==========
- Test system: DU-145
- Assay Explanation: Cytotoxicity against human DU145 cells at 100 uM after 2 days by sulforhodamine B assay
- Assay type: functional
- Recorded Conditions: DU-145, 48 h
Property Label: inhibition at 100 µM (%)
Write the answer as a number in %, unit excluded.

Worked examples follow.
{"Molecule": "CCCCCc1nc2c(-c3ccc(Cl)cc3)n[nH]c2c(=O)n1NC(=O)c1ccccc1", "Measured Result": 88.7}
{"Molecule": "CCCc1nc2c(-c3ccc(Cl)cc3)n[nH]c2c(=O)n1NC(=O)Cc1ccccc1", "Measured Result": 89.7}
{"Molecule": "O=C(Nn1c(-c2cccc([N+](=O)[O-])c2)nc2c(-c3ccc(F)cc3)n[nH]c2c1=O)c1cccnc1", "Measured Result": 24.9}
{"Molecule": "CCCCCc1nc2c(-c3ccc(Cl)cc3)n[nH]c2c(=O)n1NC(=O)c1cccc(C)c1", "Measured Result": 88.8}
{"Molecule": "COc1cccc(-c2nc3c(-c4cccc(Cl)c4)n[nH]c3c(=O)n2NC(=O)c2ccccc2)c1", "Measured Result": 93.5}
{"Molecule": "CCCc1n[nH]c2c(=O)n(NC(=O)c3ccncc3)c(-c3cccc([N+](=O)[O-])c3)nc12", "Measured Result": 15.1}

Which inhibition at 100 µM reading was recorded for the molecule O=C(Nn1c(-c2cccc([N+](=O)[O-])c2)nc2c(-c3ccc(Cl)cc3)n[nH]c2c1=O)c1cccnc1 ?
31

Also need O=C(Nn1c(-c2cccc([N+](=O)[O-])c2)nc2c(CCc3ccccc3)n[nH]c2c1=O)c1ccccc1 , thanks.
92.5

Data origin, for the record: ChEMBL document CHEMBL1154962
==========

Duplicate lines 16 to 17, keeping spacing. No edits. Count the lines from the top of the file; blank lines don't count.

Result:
Also need O=C(Nn1c(-c2cccc([N+](=O)[O-])c2)nc2c(CCc3ccccc3)n[nH]c2c1=O)c1ccccc1 , thanks.
92.5